I'm the first to say that I'm a bit of a Lettuce Entertain You homer. I was raised going to a ton of their restaurants, and maybe I'm a bit biased in their favor. That being said, I think RPM gave off a strong feel of one of their restaurants. The service was impeccable, and most of the food was great. I want to go back and try the eggplant parmesan and get some more of the gnocchi. I'm giving them 4 out of 5 Pearls.

RPM Italian on Urbanspoon

Friday, March 16, 2012


If you're in the Gold Coast today, you should check out Ashkenaz. It's a solid deli, but you can read more at my review for Blackboard Eats here. They're running a fantastic deal that gets you way too much food for about $8. Also, here are some of the extra pics I had.

The Pastrami

The Pastrami (again)

The Turkey

The Macaroni Salad

The Corned Beef with Chopped Liver

Cinnamon Rugalech

Raspberry Rugalech
Ashkenaz Deli on Urbanspoon

Thursday, March 15, 2012

Lillie's Q

Location: 1856 W North Avenue
Cost: About $20 per person

Generally, I love running into friends unexpectedly at restaurants (although when they shout out, "how many pearls" it draws some funny looks). One exception is when you go to a restaurant that involves eating with your hands. The reason I bring this up is because I went to Lillie's Q a few weekends ago with my buddies Arif and KVG. We ran into my old neighbors, the Donenbergs, and when we went over to say hi, there was a mad scramble to find a napkin or wet nap so that we could shake hands. After a few awkward moments we decided that giving the knucks was the appropriate thing to do. I'm not a general proponent of knucks (aka fist pounds or whatever you'd like to call them), but it seemed called for here.

Side note: One of my fraternity brothers once lost a job offer by giving the knucks to his interviewer. They should be used cautiously. BBQ seems like one of those times.

Sorry for the tangent there. Let's get back to Lillie's Q.

Lillie's Q is right in the heart of hipster country (although the neighborhood seems to be transforming to the next phase of gentrification). We got there at 7:30 on a Friday night and were told the wait would be 45 minutes. They have a nice bar with plenty of interesting things on tap which was perfect for us while we waited. After 45 minutes had passed, I realized that parties of 4 were getting sat down that came in after us. They had two tables that only fit three people, and it was clear that they were trying to optimize their seating and get us into one of those. The problem was that both of those tables were filled with squatters. At the 1 hour mark I asked the hostess what was going on, and she accused me of being inpatient and said that it had only been a half hour (then she sat two more parties of 4 that came in after us). At 1.5 hours I made a real stink about it and told her that I was on to her game and that there was no way those chatty cathys were getting up soon. She gave me a whole bunch of attitude and put us at a table for two with another chair on the side. She is the worst, and to be fair, the rest of the post may be more judgmental than necessary (but as the gateway to the restaurant, it's her fault).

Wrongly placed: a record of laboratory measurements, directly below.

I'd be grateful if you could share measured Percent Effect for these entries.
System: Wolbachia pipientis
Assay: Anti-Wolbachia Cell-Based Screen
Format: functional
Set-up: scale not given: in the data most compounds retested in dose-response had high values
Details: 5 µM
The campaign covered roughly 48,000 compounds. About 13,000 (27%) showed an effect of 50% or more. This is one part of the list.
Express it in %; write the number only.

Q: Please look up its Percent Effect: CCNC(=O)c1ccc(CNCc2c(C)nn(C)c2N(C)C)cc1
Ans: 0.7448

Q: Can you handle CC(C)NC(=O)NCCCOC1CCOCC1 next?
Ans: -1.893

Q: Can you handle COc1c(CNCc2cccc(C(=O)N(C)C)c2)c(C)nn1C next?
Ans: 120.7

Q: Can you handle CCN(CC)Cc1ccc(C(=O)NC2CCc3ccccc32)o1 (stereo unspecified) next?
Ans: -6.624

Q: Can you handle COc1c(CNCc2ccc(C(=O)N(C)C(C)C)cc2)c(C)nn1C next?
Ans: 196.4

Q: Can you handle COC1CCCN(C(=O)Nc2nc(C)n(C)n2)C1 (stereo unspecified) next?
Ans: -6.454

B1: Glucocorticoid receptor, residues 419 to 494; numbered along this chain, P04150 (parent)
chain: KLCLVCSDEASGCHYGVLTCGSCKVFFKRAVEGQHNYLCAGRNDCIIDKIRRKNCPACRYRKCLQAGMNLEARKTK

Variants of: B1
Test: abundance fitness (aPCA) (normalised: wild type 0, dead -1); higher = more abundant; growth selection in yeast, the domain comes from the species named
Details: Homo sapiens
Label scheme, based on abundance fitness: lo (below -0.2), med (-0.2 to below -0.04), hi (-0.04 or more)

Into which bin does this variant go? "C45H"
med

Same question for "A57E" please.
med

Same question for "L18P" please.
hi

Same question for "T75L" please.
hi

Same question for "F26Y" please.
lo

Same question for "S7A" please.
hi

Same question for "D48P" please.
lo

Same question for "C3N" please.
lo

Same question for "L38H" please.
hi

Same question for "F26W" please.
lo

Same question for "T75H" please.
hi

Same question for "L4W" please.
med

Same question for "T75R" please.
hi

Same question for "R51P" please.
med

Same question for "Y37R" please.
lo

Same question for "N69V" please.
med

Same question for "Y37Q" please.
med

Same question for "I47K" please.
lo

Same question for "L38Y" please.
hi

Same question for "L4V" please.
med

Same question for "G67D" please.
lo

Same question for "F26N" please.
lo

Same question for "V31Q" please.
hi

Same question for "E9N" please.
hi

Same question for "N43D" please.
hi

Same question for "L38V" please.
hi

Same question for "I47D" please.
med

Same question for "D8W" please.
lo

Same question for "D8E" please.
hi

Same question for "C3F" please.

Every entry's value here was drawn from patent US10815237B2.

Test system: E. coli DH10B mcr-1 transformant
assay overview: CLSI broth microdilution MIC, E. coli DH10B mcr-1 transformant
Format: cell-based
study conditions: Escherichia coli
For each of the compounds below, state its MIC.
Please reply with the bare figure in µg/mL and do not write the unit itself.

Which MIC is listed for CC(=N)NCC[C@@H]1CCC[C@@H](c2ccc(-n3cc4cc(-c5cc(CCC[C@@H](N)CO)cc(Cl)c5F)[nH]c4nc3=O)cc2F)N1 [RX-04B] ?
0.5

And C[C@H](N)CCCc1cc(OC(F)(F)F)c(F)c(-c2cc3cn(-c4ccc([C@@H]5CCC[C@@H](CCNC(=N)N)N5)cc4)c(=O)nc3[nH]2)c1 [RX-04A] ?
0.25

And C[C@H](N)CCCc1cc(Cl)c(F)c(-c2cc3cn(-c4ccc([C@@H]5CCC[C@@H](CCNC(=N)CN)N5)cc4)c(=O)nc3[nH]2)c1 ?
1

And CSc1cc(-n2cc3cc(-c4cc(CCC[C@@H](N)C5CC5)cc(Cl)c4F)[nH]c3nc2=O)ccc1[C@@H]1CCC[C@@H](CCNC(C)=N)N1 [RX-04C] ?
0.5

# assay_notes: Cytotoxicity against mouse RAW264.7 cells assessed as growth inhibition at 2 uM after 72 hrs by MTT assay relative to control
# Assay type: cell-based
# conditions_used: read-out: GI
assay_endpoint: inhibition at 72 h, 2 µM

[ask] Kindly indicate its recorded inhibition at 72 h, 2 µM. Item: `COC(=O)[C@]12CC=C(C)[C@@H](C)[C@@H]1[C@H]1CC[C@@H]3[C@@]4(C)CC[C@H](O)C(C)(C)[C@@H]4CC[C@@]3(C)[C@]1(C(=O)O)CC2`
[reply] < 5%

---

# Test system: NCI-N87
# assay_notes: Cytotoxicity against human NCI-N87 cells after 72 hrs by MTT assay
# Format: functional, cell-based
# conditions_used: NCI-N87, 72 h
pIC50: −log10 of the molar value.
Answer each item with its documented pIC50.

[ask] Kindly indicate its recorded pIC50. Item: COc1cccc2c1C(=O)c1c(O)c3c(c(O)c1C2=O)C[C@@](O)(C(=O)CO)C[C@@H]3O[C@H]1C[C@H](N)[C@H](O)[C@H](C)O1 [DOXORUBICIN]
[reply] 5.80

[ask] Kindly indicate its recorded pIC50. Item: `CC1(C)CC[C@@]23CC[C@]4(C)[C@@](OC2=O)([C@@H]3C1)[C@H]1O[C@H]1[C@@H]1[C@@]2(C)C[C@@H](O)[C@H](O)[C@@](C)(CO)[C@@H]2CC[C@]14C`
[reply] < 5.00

Our server on the other hand was fantastic. She was friendly and not black of heart at all. Our food came out in a reasonable amount of time. The cost was good and matched the portions well, especially compared to the last BBQ place I hit up (Chicago Q). A slab of ribs runs $19, appetizers are around $5, other BBQ entrees like the brisket were near $10, and sides float around $4.

The Food
I'd heard a bunch about the Fried Pickles, so that's what we got started with. They were the perfect thickness to the point where you could bite through them but not feel overwhelmed by the breading. The ranch like dipping sauce brought it all together nicely. We also got an order of Hush Puppies that KVG and Arif were not very fond of. They were a bit too dry, but the sweet potato dressing on the side saved the dish for me.

The Hush Puppies

 The Fried Pickles

For our entrees we got the Tri Tip, the Pulled Pork, the Hot Link, and the Baby Back Ribs. The pork had a nice mix of soft and crispy pieces, and it wasn't too greasy. The hot link had a nice snap to its casing, but there wasn't any unique flavor that jumped out at me. The ribs were a bit tough to get off the bone, but the meat was tender and the sauce was sweet. The tri tip came out luke warm, but the marbling was extensive. There was a prominent smoke ring as well. To go along with these meats we got orders of Fries, Baked Beans, and Coleslaw. The fries were crispy and heavily salted. The beans were sweet and not too grainy. The ones at Smoque with the chunks of brisket are still my favorite. The coleslaw was creamy and clean, but I think the cilantro version at Smoke Daddy takes the cake in this category.

The Tri Tip

The Pulled Pork

The Baby Back Ribs

The Hot Link

The French Fries

The Coleslaw

 The Baked Beans

Oh, I almost forgot to mention the sauce lineup. They have 5 options including the Smoky, Hot Smoky, Ivory, Carolina Gold, and Carolina. The hot smoky was my favorite and reminded me of the spicier option from Twin Anchors. The Carolina Gold was also fantastic for the mustard lovers out there.

 The Sauces

The highlights of our night were the fried pickles, the tri tip, and the pulled pork. We weren't crazy about any of the sides, the hot link, or the ribs. I don't think Lillie's Q is one of the strongest players in the Chicago BBQ scene, but it's got some quality items. I'm giving them 2.5 out of 5 Pearls.

Lillie's Q on Urbanspoon